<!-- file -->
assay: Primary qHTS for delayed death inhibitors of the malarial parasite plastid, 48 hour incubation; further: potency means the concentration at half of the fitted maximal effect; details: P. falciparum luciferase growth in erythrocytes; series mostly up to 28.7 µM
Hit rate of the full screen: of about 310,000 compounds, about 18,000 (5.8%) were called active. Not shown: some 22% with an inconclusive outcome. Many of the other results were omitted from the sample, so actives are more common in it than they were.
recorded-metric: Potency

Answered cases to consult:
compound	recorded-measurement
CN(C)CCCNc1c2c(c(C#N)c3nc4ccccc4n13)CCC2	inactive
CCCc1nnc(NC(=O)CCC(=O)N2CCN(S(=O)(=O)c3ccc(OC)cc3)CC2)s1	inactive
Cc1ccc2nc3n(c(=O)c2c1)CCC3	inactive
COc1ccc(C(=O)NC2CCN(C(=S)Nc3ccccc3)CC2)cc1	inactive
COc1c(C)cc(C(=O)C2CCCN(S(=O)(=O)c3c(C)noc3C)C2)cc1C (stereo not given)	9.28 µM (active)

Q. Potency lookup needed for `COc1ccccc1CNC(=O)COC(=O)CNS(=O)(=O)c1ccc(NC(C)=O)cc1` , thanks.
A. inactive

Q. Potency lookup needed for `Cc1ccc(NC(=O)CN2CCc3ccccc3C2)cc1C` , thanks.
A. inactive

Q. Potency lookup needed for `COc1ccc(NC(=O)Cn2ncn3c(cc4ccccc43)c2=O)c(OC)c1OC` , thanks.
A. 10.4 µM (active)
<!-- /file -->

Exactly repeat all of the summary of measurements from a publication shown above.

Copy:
assay: Primary qHTS for delayed death inhibitors of the malarial parasite plastid, 48 hour incubation; further: potency means the concentration at half of the fitted maximal effect; details: P. falciparum luciferase growth in erythrocytes; series mostly up to 28.7 µM
Hit rate of the full screen: of about 310,000 compounds, about 18,000 (5.8%) were called active. Not shown: some 22% with an inconclusive outcome. Many of the other results were omitted from the sample, so actives are more common in it than they were.
recorded-metric: Potency

Answered cases to consult:
compound	recorded-measurement
CN(C)CCCNc1c2c(c(C#N)c3nc4ccccc4n13)CCC2	inactive
CCCc1nnc(NC(=O)CCC(=O)N2CCN(S(=O)(=O)c3ccc(OC)cc3)CC2)s1	inactive
Cc1ccc2nc3n(c(=O)c2c1)CCC3	inactive
COc1ccc(C(=O)NC2CCN(C(=S)Nc3ccccc3)CC2)cc1	inactive
COc1c(C)cc(C(=O)C2CCCN(S(=O)(=O)c3c(C)noc3C)C2)cc1C (stereo not given)	9.28 µM (active)

Q. Potency lookup needed for `COc1ccccc1CNC(=O)COC(=O)CNS(=O)(=O)c1ccc(NC(C)=O)cc1` , thanks.
A. inactive

Q. Potency lookup needed for `Cc1ccc(NC(=O)CN2CCc3ccccc3C2)cc1C` , thanks.
A. inactive

Q. Potency lookup needed for `COc1ccc(NC(=O)Cn2ncn3c(cc4ccccc43)c2=O)c(OC)c1OC` , thanks.
A. 10.4 µM (active)